composition may have formed in the 1200s BCE when a king of Babylonia retrieved the statue of Marduk from its exile in Iran. We know that the text was later used as part of the spring new year’s festival, where the focus was on the god Marduk, the city god of Babylon. The Epic focuses on the strife between the great gods and the

god of the chaotic sea, Tiamat, whose name just means “sea.” This is a sexist poem which depicts Tiamat as deeply evil. She decided to take over the realms of the other gods, and those gods searched for a champion who would defend their temples and privileges. Several of the great gods refused, but Marduk agreed to fight her if the other gods would declare him supreme over them. They agreed, and he armed himself with wonderful spells. Tiamat meanwhile had elevated a minor god to be her spouse

and king of the gods. This god, called Qingu, was not otherwise important. Marduk attacked Tiamat, who had lots of demons to help her,

but Marduk triumphed through the use of his superior spells. This shows that the Mesopotamians thought there was a power of magic that lay above and beyond even the greatest gods, and the proper

spells could tap into that power. Marduk ripped open Tiamat, and then he slew Qingu. Marduk then proceeded not so much to create the world as to

organize it, founding cities and temples and setting up the systems under which we live. As a final thought he created humans from the blood of Qingu, perhaps explaining why human beings could be so troublesome to the gods and to each other. The purpose of humans was to serve the gods and make sure that their temples were well supplied and clean. So the image is of human beings as janitors, or perhaps we can say custodians, of the natural world, not with much authority but connected through service to the powers of the universe. This creation vision is not centered on humans; we are useful, but we are peripheral, and we were an afterthought when Marduk had finished everything else. The text ended with a long exposition of the fifty names of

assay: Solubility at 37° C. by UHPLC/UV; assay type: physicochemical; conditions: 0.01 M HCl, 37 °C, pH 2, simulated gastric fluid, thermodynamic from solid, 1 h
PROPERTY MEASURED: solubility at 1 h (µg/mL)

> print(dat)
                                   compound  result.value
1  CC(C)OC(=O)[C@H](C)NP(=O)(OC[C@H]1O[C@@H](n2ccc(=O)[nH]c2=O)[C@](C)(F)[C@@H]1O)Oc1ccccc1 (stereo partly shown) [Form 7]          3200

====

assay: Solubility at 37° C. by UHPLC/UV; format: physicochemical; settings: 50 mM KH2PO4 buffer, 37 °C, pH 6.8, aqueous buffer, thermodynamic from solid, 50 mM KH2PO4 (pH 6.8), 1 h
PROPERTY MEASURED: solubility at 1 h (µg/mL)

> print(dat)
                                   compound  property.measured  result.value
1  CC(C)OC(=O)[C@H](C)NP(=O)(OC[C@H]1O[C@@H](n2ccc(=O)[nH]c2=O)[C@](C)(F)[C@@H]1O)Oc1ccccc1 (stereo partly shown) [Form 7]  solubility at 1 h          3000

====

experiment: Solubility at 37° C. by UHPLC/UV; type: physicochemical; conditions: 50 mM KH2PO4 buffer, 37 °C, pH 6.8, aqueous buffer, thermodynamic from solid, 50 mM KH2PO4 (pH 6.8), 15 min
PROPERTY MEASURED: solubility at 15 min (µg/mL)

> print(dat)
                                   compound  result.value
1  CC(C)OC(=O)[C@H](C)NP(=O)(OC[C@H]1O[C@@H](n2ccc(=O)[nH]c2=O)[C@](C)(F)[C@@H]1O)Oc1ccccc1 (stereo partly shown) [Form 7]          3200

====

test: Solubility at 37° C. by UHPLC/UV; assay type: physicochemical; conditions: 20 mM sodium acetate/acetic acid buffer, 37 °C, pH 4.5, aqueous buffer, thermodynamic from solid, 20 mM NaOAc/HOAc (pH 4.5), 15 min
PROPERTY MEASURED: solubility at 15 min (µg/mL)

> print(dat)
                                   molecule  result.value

Marduk. These names were tokens of praise for him and his skills, and many of them implied that he had taken over the powers of other gods. These passages edge toward henotheism, the idea that other gods existed but only one was really important. It is wrong to see any of these texts as authoritative; none would

have been accepted as the answer about what Mesopotamians or Egyptians thought about creation, for example. In a polytheistic world there was little possibility of having only one view of a question. There might always be another god, another temple, with a different story, but in literary texts we do see the range of possibilities. And we can say that some Egyptians and some Mesopotamians valued thinking in these ways to the extent of being willing to devote time to copying and perpetuating these particular words. For that we can be grateful.